Date Posted: May 05, 2014


Email: info@uhuruspirit.org

On Wednesday, South Africans of voting age who are registered to vote will elect a new government in the fifth general election since independence in 1994.

The election is yet to take place, but the winner is already well-known. While some polls have predicted that the ANC will win two-thirds, all the polls agree that the ANC will win over 60%. The latest of the polls saw the ANC winning over 63% of the votes. As things stand in South Africa, and given the difficult condition under which the ANC government has functioned since 1994, anything above 60% should actually be seen as an overwhelming victory.

Indeed, the news of the upcoming ANC victory at the polls must be a source of embarrassment to those who have played active roles in the past few years to sully its integrity. More so, when many had predicted that the demise of Nelson Mandela would result in a major catastrophe not only in the ANC, but in South Africa as a whole. Worse still, the ANC has not done anything extra-ordinary during this campaign. All they have done is to follow their normal campaign format – similar to the ones they have used since 1994.

Therefore, going by the polls and other indicators, it is clear that, so far, the plot to destroy the ANC has failed.

When Africans took up the struggle against colonialism in all its forms, their major objective was to recover all that were stolen by the invading colonialists and their agents. But after independence, the departing colonisers changed tactics in order to find means to retain control in our independent countries. In countries where they managed to use tribe and religion to tear the people apart, like the Congo and Nigeria, the neo-colonialists succeeded in imposing their stooges, who went on to destroy the countries. But in other countries where the liberation movements had managed to overcome their tribal differences, the colonialists had to find other means to undermine the new order.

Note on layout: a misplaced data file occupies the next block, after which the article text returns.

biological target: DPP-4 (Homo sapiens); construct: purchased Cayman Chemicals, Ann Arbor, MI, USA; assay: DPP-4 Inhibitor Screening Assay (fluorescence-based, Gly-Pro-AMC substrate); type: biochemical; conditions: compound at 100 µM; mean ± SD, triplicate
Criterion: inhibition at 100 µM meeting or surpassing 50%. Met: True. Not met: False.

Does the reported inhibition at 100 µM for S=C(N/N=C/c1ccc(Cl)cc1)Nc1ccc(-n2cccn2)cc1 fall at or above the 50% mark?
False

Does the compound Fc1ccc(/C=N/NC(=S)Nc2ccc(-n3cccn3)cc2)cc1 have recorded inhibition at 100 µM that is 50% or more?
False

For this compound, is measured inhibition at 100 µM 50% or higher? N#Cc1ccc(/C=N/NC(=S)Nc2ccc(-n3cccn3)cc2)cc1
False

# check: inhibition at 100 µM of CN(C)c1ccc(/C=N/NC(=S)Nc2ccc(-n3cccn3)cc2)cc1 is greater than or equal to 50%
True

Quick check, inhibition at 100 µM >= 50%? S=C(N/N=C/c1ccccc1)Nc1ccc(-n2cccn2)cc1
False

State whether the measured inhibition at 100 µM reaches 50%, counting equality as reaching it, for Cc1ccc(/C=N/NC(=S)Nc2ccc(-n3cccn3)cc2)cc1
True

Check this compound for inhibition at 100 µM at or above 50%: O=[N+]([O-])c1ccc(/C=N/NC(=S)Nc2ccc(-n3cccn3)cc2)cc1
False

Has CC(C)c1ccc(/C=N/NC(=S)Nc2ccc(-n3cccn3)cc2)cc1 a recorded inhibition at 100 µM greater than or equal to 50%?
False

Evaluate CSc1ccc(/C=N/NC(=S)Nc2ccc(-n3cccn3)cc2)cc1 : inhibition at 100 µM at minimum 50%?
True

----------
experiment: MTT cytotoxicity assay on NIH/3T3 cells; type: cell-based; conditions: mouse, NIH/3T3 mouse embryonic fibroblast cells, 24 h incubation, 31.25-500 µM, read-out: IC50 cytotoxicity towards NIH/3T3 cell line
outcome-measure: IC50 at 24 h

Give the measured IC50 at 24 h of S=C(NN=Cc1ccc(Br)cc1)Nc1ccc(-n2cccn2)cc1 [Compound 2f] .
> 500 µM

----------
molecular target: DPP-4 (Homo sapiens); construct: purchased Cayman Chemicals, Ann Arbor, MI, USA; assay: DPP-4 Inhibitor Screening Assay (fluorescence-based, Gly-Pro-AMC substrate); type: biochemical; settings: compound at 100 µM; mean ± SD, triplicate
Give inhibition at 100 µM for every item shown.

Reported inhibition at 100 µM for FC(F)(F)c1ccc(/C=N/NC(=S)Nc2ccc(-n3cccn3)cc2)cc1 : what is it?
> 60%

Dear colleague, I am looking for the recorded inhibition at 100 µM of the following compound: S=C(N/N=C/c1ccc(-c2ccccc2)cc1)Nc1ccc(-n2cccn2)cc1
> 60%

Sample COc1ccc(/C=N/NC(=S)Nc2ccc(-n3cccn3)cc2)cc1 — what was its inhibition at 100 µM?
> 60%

In Guinea, the French had to use various economic and political means to ensure instability after the people of Guinea voted to opt out of French rule. They even recruited many Guineans who were used as destabilizing agents inside the country. When the then President Sekou Toure moved against the saboteurs, the West then denounced him as a dictator. The same goes with Ghana where Nkrumah was economically frustrated by Western powers in order to make him unpopular. Obviously, Nkrumah’s crusade for a united and powerful Africa posed a serious threat to the neo-colonialist designs for Africa. And when efforts to incite a popular uprising against his government failed, the neo-colonialists had to take matters into their hands and organised a military coup that brought about his downfall.